Tested: The antidote to boring cars
LESS is more when it comes to the Citroen C3 Aircross. In a small SUV market where competitors offer a multitude of variants of each model, Citroen offers just one.
That vehicle is $32,990 plus on-roads. The price takes it out of the reach of entry-level shoppers but pitches it directly against more expensive front-wheel-drive versions of the Mazda CX-3, Nissan Qashqai and Hyundai Kona.
Unlike the Japanese competition, which focuses on flashy external shapes but leave the interior largely vanilla, Citroen's designers have been adventurous inside and the C3 Aircross is more memorable for it.
It is never going to be a top-seller - the Aircross is doing single-digit monthly sales when rivals with a much larger range are doing 1000-plus - but the C3 is not without charm.
A $32,990 list price equates to about $36,000-$37,000 on the road. That's competitive against the major rivals at this price point.
Standard gear includes a six-speed automatic transmission, head-up display, smartphone connectivity, a seven-inch touchscreen with in-built satnav, cruise control and 17-inch alloy wheels.
There's wireless phone charging for compatible devices. It comes at the expense of the central cupholders in the previous C3 but they were rubbish anyway so at least the replacement is practical.
The lack of cupholders is one of the few genuine annoyances in the C3 Aircross. The door pockets will take a bottle and there are reasonable storage spaces but most people will end up nursing their coffee.
Specifying anything but the base colour adds $590 but does include contrasting colours on the mirror caps.
Importer Inchcape has managed to make the base price attractive but the running costs are high for what is an uncomplicated car at $2727 for five years/75,000km, though you can get a 10 per cent discount by paying upfront.
Adding 20mm in ride height and alloy bash plates differentiates the C3 Aircross from the cheaper C3 hatch on which it is based.
The increased ride height makes it one of the most comfortable cars in the class for negotiating speed humps and potholes. The trade-off is the extra movement also introduces more body roll through the turns than harder-suspended rivals.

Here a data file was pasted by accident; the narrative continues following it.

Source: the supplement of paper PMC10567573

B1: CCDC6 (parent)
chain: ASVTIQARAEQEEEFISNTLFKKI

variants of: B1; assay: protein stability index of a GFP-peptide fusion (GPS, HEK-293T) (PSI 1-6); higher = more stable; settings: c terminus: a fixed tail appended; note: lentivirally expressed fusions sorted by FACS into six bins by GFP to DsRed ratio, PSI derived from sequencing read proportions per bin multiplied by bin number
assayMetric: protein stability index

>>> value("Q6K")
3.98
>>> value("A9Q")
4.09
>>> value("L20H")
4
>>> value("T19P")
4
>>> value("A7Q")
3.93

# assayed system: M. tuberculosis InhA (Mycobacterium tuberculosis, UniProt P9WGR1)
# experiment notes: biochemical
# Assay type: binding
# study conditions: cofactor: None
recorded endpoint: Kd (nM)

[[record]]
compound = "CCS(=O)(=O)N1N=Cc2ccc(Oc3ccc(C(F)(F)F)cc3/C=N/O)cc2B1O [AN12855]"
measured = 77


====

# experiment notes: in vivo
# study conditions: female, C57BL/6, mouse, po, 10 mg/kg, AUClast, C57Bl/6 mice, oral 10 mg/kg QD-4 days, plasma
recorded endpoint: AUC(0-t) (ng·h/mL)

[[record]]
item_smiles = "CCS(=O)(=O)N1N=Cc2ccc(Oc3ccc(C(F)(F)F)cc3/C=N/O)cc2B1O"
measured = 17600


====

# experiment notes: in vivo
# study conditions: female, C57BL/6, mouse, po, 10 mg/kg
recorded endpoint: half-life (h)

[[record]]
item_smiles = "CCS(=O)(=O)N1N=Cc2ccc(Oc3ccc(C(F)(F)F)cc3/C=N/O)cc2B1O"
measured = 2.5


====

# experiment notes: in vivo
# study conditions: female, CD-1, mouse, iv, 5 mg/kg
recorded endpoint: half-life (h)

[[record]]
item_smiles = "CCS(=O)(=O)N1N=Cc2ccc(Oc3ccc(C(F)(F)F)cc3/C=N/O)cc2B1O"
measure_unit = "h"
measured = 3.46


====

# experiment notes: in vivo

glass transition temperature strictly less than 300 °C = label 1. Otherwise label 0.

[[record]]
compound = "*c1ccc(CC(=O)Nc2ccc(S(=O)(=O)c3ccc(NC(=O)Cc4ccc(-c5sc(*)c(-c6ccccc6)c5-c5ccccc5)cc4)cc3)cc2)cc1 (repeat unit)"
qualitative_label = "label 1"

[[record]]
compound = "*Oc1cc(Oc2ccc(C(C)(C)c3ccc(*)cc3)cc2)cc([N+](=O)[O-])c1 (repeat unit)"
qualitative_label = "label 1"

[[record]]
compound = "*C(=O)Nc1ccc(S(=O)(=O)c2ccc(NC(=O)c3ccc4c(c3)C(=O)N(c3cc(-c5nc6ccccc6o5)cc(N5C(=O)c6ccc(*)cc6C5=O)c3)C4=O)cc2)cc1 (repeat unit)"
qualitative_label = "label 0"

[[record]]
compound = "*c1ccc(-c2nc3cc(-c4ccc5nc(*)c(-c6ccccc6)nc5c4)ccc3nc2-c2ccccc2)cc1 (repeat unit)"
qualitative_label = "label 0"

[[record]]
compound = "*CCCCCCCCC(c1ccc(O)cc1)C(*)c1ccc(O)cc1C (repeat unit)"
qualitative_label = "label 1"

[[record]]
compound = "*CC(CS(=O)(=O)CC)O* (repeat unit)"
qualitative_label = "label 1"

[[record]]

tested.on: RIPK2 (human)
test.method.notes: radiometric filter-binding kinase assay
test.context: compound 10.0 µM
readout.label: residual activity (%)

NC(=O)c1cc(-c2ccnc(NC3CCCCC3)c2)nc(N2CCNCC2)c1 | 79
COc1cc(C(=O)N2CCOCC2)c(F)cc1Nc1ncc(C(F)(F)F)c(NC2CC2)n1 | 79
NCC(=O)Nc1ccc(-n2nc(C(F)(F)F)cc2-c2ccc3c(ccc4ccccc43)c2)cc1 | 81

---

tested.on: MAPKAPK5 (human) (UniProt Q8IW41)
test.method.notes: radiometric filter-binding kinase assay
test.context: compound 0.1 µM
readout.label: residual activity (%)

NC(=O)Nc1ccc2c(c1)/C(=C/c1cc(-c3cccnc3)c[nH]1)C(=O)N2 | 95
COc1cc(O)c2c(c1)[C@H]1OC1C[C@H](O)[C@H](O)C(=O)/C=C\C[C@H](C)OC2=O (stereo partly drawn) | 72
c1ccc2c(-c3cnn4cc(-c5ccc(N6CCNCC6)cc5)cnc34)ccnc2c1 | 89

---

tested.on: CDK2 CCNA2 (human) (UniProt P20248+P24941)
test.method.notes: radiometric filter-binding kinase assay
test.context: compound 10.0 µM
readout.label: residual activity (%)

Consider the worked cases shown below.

The seats are a touch flat but there's plenty of powered adjustment to find a decent position and the steering wheel adjusts for reach and height.
The infotainment system isn't the most advanced on the planet but it does what it needs to do - provide satnav directions and interface with Apple and Android smartphones.
The absence of rear air vents is an oversight in a vehicle that otherwise trails only the Honda HR-V for having the most practical rear seat space in the class.
A 410-litre boot is also well above the class average.
EuroNCAP rated the C3 Aircross a five-star vehicle when it was launched in Europe in 2017.
Changes in the crash-testing methodology since then would most likely restrict it to four stars if tested today because the city-speed autonomous emergency braking lacks cyclist/pedestrian detection.
Other standard features include six airbags, blind-spot and lane-departure alerts and a driver inattention warning.
Adaptive cruise control and rear cross-traffic alert would be nice at this price.
Plusher suspension than most compact SUVs gives the C3 Aircross a distinct point of difference. It takes the rough edges off urban obstacles and corrugations but does impart more sway through the turns than some rivals.
Ultra-light steering is also a boon in metro environments and there's still enough feedback to know where the front wheels are pointing.
The 1.2-litre three-cylinder turbo engine pushes out decent torque low in the rev range and the six-speed auto is happy to change gears to keep it there as it works unobtrusively up to 60km/h.
Pick up the pace on the highway and you can feel - and hear - the engine starting to labour. Wind and tyre noise also intrude into the cabin at higher speeds.
On back roads the C3 Aircross performs well. Lowdown torque gives it steady punch out of the corners and it's only on chicane-style left-right turn sequences that the body roll becomes evident.
Grip from the tyres is good visibility is generally good and, despite the external look, the venetian-blind style stripes on the rear windows don't block the view.
I don't want a vanilla SUV. This thing has personality and I'm prepared to put up with the quirkiness. Give me something with
Smart specification and a roomy cabin make this a Citroen I could consider. High servicing costs and doubts about resale values are sticking points.
Toyota C-HR Koba from $33,290
The C-HR is another style-driven vehicle with similar outputs (85kW/185Nm) and it's similarly frugal (6.4 litres/100km) but the rear seats are snug and there's not as much boot space.
Mazda CX-3 Akari from $33,500
The segment leader has the looks to impress inside and out but a shortage of rear leg and headroom compromises it for those wanting to regularly transport four bodies.
Honda HR-V RS $31,900
The roomiest, most practical car in the segment, but let down by the absence of safety tech that's standard on most rivals.
A competitive price, cute looks and a comfy ride should put the C3 Aircross on shopping lists for inner city urbanites and empty nesters.
Citroen C3 Aircross
Price: $32,990 plus on-roads
Warranty/servicing: 5 years/unlimited km; $2727 for 5 years
Engine: 1.2-litre 3-cyl turbo, 81kW/205Nm
Safety: 5 stars, 6 airbags, AEB, blind-spot and lane-departure alerts
Boot: 410 litres